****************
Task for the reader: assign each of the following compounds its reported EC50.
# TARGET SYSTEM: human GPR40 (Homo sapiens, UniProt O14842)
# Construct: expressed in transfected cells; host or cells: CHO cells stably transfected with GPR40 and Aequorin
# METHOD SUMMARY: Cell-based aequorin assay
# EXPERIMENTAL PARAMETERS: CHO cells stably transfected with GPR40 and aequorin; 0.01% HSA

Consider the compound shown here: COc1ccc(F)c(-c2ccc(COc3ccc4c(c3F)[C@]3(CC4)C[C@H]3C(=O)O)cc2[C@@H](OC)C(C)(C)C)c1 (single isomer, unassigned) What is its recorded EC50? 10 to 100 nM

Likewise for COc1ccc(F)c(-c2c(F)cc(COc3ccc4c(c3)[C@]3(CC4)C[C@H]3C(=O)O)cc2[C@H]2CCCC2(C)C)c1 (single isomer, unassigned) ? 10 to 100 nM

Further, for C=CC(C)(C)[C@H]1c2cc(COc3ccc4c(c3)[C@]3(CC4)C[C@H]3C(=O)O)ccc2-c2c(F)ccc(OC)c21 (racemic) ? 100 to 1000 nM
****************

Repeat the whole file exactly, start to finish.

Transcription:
Task for the reader: assign each of the following compounds its reported EC50.
# TARGET SYSTEM: human GPR40 (Homo sapiens, UniProt O14842)
# Construct: expressed in transfected cells; host or cells: CHO cells stably transfected with GPR40 and Aequorin
# METHOD SUMMARY: Cell-based aequorin assay
# EXPERIMENTAL PARAMETERS: CHO cells stably transfected with GPR40 and aequorin; 0.01% HSA

Consider the compound shown here: COc1ccc(F)c(-c2ccc(COc3ccc4c(c3F)[C@]3(CC4)C[C@H]3C(=O)O)cc2[C@@H](OC)C(C)(C)C)c1 (single isomer, unassigned) What is its recorded EC50? 10 to 100 nM

Likewise for COc1ccc(F)c(-c2c(F)cc(COc3ccc4c(c3)[C@]3(CC4)C[C@H]3C(=O)O)cc2[C@H]2CCCC2(C)C)c1 (single isomer, unassigned) ? 10 to 100 nM

Further, for C=CC(C)(C)[C@H]1c2cc(COc3ccc4c(c3)[C@]3(CC4)C[C@H]3C(=O)O)ccc2-c2c(F)ccc(OC)c21 (racemic) ? 100 to 1000 nM